In the first part of our series, we explored Eliud Kipchoge’s physical training for his sub 2-hour marathon attempt on October 12, 2019, in Austria (weather permitting). For many everyday marathoners, this is solely the focus of their training.
But there are two other equally important parts– mental training and nutritional fueling. Today we’ll take a brief look at how Kipchoge rounds out his training by preparing his mind and body.
As any runner can attest to, long-distance running is mentally tough. With each passing kilometre, the body screams louder and louder for you to stop.
This is no different at the elite level; Kipchoge has previously mentioned the importance of mindset, telling the BBC that “the mind is what drives a human being”. Throughout training, Kipchoge internalizes his aims as a set of true beliefs.
As a species, we are prone to doubt ourselves in the face of lofty goals. We say “I may be able to do this…” instead of “I am going to do this…”, perhaps to soften the blow of not quite hitting the mark.
But Kipchoge goes the other way. It is important for him to cement his goal as something he truly believes himself capable of. It’s this confidence, along with a focus on a single, achievable goal, that carries him through the pain and towards the finish line (usually at a faster speed than he started too– Kipchoge ran a negative split in Berlin).
In sub-Saharan Africa, starch-based foods like Ugali and vegetables are very popular.
Ugali is a cornmeal porridge, coming in huge servings at camp. This means meals primarily consist of fresh and healthy sources of carbohydrates, fiber and minerals.
Running the distances Kipchoge does each week throughout training requires a huge amount of energy, so a carbohydrate-heavy diet is essential.
Carbohydrates are broken down into glucose and delivered to the body’s cells. There, in combination with oxygen, energy is created through a process called cellular respiration.
The rate at which carbohydrates can be broken down offers another advantage for athletes like Kipchoge. Simple sugars, like those found in running gels and energy drinks, are easily broken down– releasing their energy quickly to great effect. Kipchoge is known to consume Maurten’s Hydrogels throughout a race for this exact purpose. The sugars in the gels are broken down by the body within the hour without any gastro side-effects– helping Kipchoge to quickly refuel within a race.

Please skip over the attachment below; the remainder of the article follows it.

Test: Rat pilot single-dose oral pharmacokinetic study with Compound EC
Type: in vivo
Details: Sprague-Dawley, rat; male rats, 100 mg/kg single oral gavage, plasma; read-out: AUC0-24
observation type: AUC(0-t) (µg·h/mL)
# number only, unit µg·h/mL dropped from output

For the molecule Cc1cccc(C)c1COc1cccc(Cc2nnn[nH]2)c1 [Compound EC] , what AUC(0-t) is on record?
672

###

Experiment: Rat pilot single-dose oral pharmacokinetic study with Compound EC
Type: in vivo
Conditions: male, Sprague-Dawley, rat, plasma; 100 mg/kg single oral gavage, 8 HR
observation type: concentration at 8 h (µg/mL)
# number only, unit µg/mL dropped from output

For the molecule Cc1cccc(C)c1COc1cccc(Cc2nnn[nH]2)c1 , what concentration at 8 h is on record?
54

Meanwhile, complex carbohydrates in foods like Ugali, oats and rice, are broken down slowly, releasing energy into the body over a longer period.
Both have a role to play, which is why athletes will carefully “load” their bodies with sources of complex carbohydrates leading up to a race, and then top-off with faster-acting sources during the run.
Eliud Kipchoge’s approach to marathon training is a classic case of a whole greater than the sum of its parts.
For the length of training, he lives a simple life; focusing on working hard, eating right, resting plenty, and believing in himself.
It requires an individual with incredible dedication and desire to not deviate from this process, despite having already achieved so much, and instead push forward to break new barriers.
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